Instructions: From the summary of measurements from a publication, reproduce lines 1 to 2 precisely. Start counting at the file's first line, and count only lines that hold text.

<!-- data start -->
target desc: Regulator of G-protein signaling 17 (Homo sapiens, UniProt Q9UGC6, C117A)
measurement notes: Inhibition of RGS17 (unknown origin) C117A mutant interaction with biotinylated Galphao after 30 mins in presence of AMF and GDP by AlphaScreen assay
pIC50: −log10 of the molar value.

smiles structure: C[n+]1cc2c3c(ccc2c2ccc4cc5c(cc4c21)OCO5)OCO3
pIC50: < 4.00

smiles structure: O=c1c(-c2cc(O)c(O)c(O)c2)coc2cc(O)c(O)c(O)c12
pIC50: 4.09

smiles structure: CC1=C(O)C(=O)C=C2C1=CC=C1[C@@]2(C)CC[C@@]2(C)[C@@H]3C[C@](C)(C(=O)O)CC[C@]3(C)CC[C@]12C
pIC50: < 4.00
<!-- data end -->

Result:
target desc: Regulator of G-protein signaling 17 (Homo sapiens, UniProt Q9UGC6, C117A)
measurement notes: Inhibition of RGS17 (unknown origin) C117A mutant interaction with biotinylated Galphao after 30 mins in presence of AMF and GDP by AlphaScreen assay